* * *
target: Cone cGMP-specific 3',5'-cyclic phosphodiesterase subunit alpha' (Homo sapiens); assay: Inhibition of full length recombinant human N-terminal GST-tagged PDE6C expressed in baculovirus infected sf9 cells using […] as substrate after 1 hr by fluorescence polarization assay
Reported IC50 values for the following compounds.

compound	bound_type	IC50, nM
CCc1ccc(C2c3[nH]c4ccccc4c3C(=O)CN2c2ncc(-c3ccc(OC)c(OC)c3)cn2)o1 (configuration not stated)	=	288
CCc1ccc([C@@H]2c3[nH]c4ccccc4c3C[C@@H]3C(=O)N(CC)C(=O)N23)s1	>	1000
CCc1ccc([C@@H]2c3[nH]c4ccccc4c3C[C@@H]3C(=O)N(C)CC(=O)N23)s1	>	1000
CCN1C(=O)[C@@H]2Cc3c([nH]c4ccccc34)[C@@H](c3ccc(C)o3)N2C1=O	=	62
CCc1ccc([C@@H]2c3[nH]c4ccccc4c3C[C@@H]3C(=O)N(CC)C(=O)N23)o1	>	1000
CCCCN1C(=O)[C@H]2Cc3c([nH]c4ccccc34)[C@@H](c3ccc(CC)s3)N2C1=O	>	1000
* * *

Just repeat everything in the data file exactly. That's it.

target: Cone cGMP-specific 3',5'-cyclic phosphodiesterase subunit alpha' (Homo sapiens); assay: Inhibition of full length recombinant human N-terminal GST-tagged PDE6C expressed in baculovirus infected sf9 cells using […] as substrate after 1 hr by fluorescence polarization assay
Reported IC50 values for the following compounds.

compound	bound_type	IC50, nM
CCc1ccc(C2c3[nH]c4ccccc4c3C(=O)CN2c2ncc(-c3ccc(OC)c(OC)c3)cn2)o1 (configuration not stated)	=	288
CCc1ccc([C@@H]2c3[nH]c4ccccc4c3C[C@@H]3C(=O)N(CC)C(=O)N23)s1	>	1000
CCc1ccc([C@@H]2c3[nH]c4ccccc4c3C[C@@H]3C(=O)N(C)CC(=O)N23)s1	>	1000
CCN1C(=O)[C@@H]2Cc3c([nH]c4ccccc34)[C@@H](c3ccc(C)o3)N2C1=O	=	62
CCc1ccc([C@@H]2c3[nH]c4ccccc4c3C[C@@H]3C(=O)N(CC)C(=O)N23)o1	>	1000
CCCCN1C(=O)[C@H]2Cc3c([nH]c4ccccc34)[C@@H](c3ccc(CC)s3)N2C1=O	>	1000